With the holiday season underway, motorists will clock millions of miles traveling for family gatherings and vacations, but a recent National Motorists Association (NMA) report warns to travel with caution in 20 states known for speed traps.

Texas, California, Florida, Ohio and Georgia top the list, which is based on data from NMA’s National Speed Trap Exchange website, according to an NMA statement. The data identifies states with “arbitrarily low speed limits with heavy traffic enforcement designed to generate ticket revenue,” according to the report by NMA, an advocacy organization for motorists’ rights. The exchange compiled reported speed traps locations between Nov. 1, 2010 and Oct. 31, 2015, to determine state rankings. The complete top 20 list can be found here.

The organization uses crowd-sourcing from motorists, because it does not have the resources or access to review speeding tickets across the country, according to an NMA media release. However, the presence of reported speed traps indicates a state’s propensity for revenue-based traffic enforcement, which the NMA calls “policing for profit.”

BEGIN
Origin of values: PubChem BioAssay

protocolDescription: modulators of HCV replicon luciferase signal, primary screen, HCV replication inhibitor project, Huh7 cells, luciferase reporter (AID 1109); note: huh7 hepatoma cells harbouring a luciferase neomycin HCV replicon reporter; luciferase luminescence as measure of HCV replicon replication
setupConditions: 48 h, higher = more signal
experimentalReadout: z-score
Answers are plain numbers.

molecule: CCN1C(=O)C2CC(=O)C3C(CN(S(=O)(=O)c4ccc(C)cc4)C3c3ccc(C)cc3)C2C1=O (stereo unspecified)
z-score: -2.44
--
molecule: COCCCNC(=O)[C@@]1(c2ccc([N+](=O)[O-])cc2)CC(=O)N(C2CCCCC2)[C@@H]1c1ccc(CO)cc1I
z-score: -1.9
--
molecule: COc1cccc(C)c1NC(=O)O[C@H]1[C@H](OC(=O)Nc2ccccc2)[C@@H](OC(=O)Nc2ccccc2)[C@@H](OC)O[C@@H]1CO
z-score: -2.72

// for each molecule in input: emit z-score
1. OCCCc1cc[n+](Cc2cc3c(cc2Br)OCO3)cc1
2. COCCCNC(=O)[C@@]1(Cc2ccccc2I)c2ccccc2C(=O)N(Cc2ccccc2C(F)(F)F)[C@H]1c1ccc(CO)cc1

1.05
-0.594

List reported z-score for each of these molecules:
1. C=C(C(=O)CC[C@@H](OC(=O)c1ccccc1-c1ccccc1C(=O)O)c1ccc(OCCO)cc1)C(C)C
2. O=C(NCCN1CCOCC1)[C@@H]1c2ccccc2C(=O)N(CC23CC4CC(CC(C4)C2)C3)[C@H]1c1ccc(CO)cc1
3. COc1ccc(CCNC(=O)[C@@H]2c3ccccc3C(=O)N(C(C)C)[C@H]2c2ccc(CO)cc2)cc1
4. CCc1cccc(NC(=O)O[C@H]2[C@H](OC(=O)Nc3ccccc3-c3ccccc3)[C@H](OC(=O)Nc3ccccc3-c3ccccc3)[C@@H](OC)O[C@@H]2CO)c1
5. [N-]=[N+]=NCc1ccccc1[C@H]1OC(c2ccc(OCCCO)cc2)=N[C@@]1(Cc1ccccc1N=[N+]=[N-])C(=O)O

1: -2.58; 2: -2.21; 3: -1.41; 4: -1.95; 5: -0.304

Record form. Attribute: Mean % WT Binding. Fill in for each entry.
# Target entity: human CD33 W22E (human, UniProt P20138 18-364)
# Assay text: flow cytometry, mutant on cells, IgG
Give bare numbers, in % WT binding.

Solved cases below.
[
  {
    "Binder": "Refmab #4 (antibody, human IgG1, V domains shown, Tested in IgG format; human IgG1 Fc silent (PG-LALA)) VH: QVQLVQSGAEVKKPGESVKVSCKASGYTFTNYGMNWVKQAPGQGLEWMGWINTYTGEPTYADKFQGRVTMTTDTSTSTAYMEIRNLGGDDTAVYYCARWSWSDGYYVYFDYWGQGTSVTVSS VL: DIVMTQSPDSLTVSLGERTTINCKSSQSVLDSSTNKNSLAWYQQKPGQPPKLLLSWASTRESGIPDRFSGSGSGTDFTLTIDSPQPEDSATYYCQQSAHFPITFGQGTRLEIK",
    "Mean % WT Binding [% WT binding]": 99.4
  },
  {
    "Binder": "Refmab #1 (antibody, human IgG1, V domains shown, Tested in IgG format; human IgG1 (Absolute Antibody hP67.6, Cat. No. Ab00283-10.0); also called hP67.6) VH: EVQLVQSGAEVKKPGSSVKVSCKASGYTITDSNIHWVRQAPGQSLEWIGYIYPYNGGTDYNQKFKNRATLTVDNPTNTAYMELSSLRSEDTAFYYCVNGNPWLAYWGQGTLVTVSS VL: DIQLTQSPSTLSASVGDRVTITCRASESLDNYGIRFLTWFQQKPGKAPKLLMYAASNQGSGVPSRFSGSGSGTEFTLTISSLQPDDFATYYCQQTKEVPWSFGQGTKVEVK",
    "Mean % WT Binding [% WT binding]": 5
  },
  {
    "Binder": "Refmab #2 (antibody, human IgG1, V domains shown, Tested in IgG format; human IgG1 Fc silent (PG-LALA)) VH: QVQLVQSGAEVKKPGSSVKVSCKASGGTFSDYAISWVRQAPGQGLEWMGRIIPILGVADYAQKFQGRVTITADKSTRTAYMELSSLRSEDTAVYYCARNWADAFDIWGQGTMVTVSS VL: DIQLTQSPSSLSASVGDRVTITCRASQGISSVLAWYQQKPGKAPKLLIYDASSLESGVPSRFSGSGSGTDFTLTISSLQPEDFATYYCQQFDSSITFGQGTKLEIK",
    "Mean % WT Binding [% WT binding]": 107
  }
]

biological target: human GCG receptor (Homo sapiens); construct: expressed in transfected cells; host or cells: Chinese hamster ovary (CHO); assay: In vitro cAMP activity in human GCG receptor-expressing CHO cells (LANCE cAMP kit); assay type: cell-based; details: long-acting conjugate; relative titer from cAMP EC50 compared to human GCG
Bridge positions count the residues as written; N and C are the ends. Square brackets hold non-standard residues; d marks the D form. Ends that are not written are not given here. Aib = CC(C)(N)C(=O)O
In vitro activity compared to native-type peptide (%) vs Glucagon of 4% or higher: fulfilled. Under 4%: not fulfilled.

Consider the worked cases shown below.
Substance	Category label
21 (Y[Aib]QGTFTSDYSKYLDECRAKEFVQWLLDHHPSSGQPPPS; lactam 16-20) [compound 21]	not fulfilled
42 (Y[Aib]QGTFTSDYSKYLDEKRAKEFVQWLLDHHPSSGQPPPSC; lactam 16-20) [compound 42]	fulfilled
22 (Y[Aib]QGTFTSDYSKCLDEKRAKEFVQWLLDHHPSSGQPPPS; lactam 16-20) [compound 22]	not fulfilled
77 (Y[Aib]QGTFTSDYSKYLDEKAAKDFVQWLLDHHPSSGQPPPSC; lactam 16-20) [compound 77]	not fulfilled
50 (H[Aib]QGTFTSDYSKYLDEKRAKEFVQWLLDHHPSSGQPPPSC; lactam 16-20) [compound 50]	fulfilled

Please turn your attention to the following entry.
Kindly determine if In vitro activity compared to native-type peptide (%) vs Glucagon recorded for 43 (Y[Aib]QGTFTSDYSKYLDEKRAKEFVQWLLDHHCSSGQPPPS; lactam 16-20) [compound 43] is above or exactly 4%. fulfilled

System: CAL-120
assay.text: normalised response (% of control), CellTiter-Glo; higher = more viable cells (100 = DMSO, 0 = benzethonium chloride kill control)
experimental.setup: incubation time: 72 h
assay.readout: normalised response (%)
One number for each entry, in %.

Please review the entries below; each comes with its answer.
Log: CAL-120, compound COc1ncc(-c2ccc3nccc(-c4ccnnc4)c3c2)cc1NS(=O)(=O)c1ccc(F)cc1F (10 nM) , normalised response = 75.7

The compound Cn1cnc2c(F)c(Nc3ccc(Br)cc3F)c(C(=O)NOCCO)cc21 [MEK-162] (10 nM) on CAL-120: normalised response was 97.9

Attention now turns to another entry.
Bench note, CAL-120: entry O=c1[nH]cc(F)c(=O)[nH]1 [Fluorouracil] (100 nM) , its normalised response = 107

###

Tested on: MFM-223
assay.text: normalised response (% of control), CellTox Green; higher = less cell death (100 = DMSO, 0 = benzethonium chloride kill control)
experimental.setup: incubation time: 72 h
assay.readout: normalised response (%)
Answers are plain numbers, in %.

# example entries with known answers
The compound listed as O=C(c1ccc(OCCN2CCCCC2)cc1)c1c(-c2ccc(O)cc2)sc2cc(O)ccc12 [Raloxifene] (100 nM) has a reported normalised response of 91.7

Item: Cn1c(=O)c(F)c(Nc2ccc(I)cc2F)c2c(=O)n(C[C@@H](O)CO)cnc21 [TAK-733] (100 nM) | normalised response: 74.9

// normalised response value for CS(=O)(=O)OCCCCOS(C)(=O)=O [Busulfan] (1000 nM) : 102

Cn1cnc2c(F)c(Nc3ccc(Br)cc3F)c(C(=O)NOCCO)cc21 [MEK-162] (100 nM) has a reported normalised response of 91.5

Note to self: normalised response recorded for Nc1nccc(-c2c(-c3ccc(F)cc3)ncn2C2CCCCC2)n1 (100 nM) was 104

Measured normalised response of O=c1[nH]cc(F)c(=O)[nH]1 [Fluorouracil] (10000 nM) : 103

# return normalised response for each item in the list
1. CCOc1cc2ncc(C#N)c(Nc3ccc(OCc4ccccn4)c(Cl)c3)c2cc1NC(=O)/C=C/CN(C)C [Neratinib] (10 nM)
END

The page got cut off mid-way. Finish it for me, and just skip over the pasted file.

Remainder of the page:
“Police departments and municipalities resist disclosing the number of tickets they issue for fear of branding their communities as speed traps," according to the media release. "And local courts routinely reduce speeding charges to non-moving violations to avoid sharing ticket revenue with the state.”

In addition to setting speeds closer to driver habits, signage near speed limit changes would also reduce the traffic violations and improve safe driving habits, John Bowman, NMA spokesman, told WABE 90. 1.

“People tend to drive at a pace that they believe is both safe and reasonable, and as it turns out, that speed that people drive really is the safest speed to set the speed limits," Bowmen told the radio station. "The posted speed really has little to do with the actual speed that people travel."

According to the WABE report, NMA estimates annual speeding ticket revenue nationwide is between $5 to 7 billion.

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